Today, she continues to inspire with her work as a YouTube sensation, creative director and consultant, producer, and professional writer in the works. Having mastered the world of vlogging, she hopes to elevate her career by expanding her theater background and learning the ropes of scripted comedy writing.

Her work has also allowed her to forge friendships with fellow YouTubers Bretman Rock and Patrick Starr and shine the spotlight on other Filipinos in the international scene who are leaving their own mark like her cousin, Jeigh Madjus, a singer, actor, and dancer opening the first New York Broadway production of Moulin Rouge, New York-based photographer and director photographer and director Christelle de Castro, and makeup artist Mila Victoria.

Grateful is one word Maya would use to describe what she feels today after coursing through her life's many peaks and valleys.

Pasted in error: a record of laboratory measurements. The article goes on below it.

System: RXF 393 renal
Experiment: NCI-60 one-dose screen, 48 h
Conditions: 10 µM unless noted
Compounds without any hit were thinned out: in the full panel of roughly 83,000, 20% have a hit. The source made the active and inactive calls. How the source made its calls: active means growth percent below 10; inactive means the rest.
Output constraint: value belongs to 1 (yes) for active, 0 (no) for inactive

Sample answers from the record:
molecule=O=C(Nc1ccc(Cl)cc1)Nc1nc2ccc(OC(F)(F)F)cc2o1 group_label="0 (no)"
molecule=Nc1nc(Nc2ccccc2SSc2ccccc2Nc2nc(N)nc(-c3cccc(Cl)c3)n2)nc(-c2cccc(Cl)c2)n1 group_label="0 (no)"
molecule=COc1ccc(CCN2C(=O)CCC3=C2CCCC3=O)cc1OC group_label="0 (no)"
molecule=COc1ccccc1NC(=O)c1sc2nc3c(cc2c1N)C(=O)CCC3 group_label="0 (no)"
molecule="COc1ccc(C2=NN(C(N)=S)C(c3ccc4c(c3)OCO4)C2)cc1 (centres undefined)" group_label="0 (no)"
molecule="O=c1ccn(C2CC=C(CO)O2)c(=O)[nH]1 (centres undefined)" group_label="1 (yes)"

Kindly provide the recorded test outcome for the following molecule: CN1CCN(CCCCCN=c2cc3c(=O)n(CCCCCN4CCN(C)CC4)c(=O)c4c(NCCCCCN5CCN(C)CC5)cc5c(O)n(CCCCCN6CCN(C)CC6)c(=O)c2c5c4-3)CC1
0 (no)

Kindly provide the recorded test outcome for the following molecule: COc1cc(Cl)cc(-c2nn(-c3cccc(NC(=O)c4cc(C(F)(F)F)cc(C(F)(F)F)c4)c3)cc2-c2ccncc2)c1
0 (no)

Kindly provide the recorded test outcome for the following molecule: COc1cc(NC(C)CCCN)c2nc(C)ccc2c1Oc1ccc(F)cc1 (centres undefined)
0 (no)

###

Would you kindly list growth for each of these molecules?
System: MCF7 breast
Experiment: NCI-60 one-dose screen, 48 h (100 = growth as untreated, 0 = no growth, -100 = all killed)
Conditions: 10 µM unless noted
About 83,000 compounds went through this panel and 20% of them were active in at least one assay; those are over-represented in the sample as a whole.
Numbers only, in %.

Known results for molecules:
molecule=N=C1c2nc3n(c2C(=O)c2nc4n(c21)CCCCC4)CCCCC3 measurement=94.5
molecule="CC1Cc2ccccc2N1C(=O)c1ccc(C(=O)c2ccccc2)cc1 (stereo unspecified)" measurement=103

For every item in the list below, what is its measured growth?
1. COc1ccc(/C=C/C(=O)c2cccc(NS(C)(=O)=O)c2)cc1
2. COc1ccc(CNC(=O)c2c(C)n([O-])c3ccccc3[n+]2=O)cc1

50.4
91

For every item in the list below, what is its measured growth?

READ: Liza Soberano Stays Positive Despite Another Health Setback

 

"Being a YouTuber has connected me to more opportunities than I could ever imagine—being able to work with the top Fortune 500 companies on their digital ad campaigns as a creative talent and consultant, and being able to work with legends like Prince on his album cover. All [are] opportunities I doubt I would have access to if I have remained shy and offline."

As for her personal life, a vacation to the Philippines is in the horizon. Aside from being her mom's country, a visit to the Pearl of the Orient holds a lot more meaning to Maya. 

"As a kid, I was shy outside my home but loud and outgoing with my family. It was when I traveled to the Philippines as a kid that I saw drag queens for the first time and was in awe [at] their fierce confidence, which really resonated with me," she reminisces. 

One could say that all in all, Maya has proven herself to be resilient, a fighter, and a true lover of life—beautifully, consistently, and of course, shamelessly. 

 

Photographs by Paul Sunga